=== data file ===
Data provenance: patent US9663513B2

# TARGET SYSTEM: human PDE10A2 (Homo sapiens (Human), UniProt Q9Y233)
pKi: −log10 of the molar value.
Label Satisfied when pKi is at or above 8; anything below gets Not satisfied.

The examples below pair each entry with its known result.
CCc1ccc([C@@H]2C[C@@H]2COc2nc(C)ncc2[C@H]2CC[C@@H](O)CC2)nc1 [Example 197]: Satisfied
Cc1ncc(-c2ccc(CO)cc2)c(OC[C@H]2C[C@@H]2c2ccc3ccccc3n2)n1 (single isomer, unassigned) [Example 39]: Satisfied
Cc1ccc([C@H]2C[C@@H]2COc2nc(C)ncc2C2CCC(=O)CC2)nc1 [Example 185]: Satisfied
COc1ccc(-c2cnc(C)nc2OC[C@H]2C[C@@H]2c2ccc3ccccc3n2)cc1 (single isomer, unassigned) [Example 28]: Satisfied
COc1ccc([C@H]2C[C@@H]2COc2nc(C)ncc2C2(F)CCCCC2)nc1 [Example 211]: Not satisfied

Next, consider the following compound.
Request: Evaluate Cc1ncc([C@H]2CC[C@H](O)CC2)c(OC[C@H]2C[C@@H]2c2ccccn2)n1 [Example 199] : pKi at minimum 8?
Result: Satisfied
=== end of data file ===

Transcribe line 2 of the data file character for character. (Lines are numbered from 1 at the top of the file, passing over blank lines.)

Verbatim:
# TARGET SYSTEM: human PDE10A2 (Homo sapiens (Human), UniProt Q9Y233)